Mr Aonuma tired of the Zelda Formula. Good news – I have some ideas for you
I enjoyed Skyward Sword immensely – so much more than Twilight Princess. Skyward Sword introduced many new elements into the Zelda formula such as upgradeable weapons, the dash button and the motion controls. However, not all is good the game, with Skyward Sword they took one step forward and then two steps back for the series – no exploration, dumb fetch quests, uninspired storytelling and the dreaded handholding – it was a great game but it could have been so much more.
We are at the point in the series illustrious history where something needs to give – it is a case of innovate or perish into the realm of irrelevancy. It will be hard to argue against the notion that the home console games have stagnated. I don’t particularly blame Nintendo or Aonuma san. You have to ask yourself, what can you do with a series that has reached the pinnacle of quality? Do you attempt to fix something that is not broken? Let it continue to be a quality game without any change? Or do you try something totally left wing and risk the chance of failure? Nintendo’s dilemma is exacerbated with the expectation of Zelda fans. In my opinion, Zelda fans are up there as the most rabid fan group that the industry has to offer.
Like with every new game in the series, Mr Aonuma has gone back to the drawing board looking for that one breakthrough idea. Aonuma has hinted that Zelda Wii U will be a departure from traditions. Aonuma confirmed they are challenging conventions of dungeon orders and are drawing exploration from Skyrim.
Just recently, in an interview with herocomplex – Aonuma has revealed that he has gotten tired of the Zelda formula.
“It’s not that anyone is telling me we have to change the formula,” Aonuma said. ”I want to change it. I’m kind of getting tired of it.”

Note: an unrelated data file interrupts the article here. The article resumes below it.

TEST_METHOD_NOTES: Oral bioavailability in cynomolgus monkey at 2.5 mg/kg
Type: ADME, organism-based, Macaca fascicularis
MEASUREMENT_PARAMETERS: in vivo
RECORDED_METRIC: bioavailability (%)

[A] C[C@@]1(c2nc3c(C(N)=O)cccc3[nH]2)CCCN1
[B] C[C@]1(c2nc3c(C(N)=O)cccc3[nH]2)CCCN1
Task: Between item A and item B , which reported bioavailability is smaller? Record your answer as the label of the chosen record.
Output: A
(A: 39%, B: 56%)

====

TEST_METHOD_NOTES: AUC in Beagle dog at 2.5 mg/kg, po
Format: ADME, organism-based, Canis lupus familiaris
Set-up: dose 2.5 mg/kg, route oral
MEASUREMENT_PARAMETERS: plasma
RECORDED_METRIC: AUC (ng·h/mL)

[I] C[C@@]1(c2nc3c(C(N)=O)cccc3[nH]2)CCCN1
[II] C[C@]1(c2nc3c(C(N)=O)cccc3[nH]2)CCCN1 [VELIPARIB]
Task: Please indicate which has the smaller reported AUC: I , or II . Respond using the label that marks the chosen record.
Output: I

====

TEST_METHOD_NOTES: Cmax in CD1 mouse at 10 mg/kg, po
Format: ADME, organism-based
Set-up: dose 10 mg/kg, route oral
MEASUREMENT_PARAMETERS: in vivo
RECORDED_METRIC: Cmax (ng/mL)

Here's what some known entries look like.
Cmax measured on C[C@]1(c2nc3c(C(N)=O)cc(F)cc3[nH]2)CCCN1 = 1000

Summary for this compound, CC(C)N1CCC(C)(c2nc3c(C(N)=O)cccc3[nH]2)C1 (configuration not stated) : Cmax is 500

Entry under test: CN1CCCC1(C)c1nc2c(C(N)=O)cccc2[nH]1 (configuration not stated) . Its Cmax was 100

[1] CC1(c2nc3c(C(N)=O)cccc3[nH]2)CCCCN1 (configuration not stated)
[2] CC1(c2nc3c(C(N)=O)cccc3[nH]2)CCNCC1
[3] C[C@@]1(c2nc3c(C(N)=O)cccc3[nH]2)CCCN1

Talking about the progress of the next game Aonuma has told herocomplex that they are still in the experimentation stage – explaining that he is open to new ideas.
“There is an essential ‘Zelda’ I feel we need to stay true to. We are still testing things, exploring our options. We haven’t landed anywhere at this point. We’re still seeing what we can do.”
It is encouraging to hear, Aonuma accepting the grey hairs of the Zelda games. Mr Aonuma has two options: 1. Accept Zelda is reaching it’s golden age or 2. Try everything possible to get a new advent in life. I know which option I would go to.
More importantly, he is still open to ideas. Thank goodness! Then there is enough time for myself and Zelda fans alike, to input our ideas and criticism for the next game before it is too late. So here is some of my criticism and ideas that could help the series feel fresh again.
Besides Skyward Sword, combat in the Legend of Zelda has been too simple. Press a button to slash wildly with your sword, press a button to block and then wait until the enemy to attack then press another button to parry. Skyward Sword with the motion controllers made combat an engaging affair. However, the problem with motion controls is that many people absolutely hate them. Nintendo will be foolish to force motion controller down our throats in the next game.